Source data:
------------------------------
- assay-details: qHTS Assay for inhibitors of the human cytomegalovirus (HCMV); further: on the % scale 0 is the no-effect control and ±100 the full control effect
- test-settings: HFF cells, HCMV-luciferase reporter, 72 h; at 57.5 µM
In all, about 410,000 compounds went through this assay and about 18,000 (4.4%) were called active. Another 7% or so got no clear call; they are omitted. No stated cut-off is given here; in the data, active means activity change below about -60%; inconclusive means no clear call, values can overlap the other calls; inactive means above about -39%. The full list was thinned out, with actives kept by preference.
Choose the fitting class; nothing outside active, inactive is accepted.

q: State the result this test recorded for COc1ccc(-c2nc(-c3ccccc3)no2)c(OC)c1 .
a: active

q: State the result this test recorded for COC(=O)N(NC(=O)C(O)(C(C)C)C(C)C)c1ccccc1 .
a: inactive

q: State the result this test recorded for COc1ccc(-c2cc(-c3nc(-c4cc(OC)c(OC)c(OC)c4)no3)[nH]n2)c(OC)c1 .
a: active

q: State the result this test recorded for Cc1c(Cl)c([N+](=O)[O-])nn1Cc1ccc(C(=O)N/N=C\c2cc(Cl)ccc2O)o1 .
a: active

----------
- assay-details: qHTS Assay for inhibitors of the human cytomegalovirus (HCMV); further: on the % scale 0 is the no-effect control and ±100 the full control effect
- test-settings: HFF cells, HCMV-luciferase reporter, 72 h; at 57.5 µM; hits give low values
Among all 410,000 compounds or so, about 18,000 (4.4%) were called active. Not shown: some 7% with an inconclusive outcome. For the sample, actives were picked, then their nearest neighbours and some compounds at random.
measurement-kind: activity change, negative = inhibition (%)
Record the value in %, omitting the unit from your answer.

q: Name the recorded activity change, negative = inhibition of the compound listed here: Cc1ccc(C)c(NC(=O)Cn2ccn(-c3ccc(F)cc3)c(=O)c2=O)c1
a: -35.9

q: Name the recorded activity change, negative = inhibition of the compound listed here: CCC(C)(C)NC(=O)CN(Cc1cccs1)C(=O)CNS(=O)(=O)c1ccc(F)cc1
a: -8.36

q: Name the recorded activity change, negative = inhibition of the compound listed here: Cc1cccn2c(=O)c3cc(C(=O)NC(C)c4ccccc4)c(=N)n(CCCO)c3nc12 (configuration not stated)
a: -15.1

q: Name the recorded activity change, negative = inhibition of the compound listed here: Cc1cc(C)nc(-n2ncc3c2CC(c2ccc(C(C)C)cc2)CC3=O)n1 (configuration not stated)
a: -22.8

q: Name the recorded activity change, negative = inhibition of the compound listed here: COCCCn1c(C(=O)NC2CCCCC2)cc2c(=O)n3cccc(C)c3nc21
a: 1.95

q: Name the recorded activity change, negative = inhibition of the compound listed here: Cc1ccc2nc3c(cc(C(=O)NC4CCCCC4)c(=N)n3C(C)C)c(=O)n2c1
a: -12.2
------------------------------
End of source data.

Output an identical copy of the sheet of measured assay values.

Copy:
- assay-details: qHTS Assay for inhibitors of the human cytomegalovirus (HCMV); further: on the % scale 0 is the no-effect control and ±100 the full control effect
- test-settings: HFF cells, HCMV-luciferase reporter, 72 h; at 57.5 µM
In all, about 410,000 compounds went through this assay and about 18,000 (4.4%) were called active. Another 7% or so got no clear call; they are omitted. No stated cut-off is given here; in the data, active means activity change below about -60%; inconclusive means no clear call, values can overlap the other calls; inactive means above about -39%. The full list was thinned out, with actives kept by preference.
Choose the fitting class; nothing outside active, inactive is accepted.

q: State the result this test recorded for COc1ccc(-c2nc(-c3ccccc3)no2)c(OC)c1 .
a: active

q: State the result this test recorded for COC(=O)N(NC(=O)C(O)(C(C)C)C(C)C)c1ccccc1 .
a: inactive

q: State the result this test recorded for COc1ccc(-c2cc(-c3nc(-c4cc(OC)c(OC)c(OC)c4)no3)[nH]n2)c(OC)c1 .
a: active

q: State the result this test recorded for Cc1c(Cl)c([N+](=O)[O-])nn1Cc1ccc(C(=O)N/N=C\c2cc(Cl)ccc2O)o1 .
a: active

----------
- assay-details: qHTS Assay for inhibitors of the human cytomegalovirus (HCMV); further: on the % scale 0 is the no-effect control and ±100 the full control effect
- test-settings: HFF cells, HCMV-luciferase reporter, 72 h; at 57.5 µM; hits give low values
Among all 410,000 compounds or so, about 18,000 (4.4%) were called active. Not shown: some 7% with an inconclusive outcome. For the sample, actives were picked, then their nearest neighbours and some compounds at random.
measurement-kind: activity change, negative = inhibition (%)
Record the value in %, omitting the unit from your answer.

q: Name the recorded activity change, negative = inhibition of the compound listed here: Cc1ccc(C)c(NC(=O)Cn2ccn(-c3ccc(F)cc3)c(=O)c2=O)c1
a: -35.9

q: Name the recorded activity change, negative = inhibition of the compound listed here: CCC(C)(C)NC(=O)CN(Cc1cccs1)C(=O)CNS(=O)(=O)c1ccc(F)cc1
a: -8.36

q: Name the recorded activity change, negative = inhibition of the compound listed here: Cc1cccn2c(=O)c3cc(C(=O)NC(C)c4ccccc4)c(=N)n(CCCO)c3nc12 (configuration not stated)
a: -15.1

q: Name the recorded activity change, negative = inhibition of the compound listed here: Cc1cc(C)nc(-n2ncc3c2CC(c2ccc(C(C)C)cc2)CC3=O)n1 (configuration not stated)
a: -22.8

q: Name the recorded activity change, negative = inhibition of the compound listed here: COCCCn1c(C(=O)NC2CCCCC2)cc2c(=O)n3cccc(C)c3nc21
a: 1.95

q: Name the recorded activity change, negative = inhibition of the compound listed here: Cc1ccc2nc3c(cc(C(=O)NC4CCCCC4)c(=N)n3C(C)C)c(=O)n2c1
a: -12.2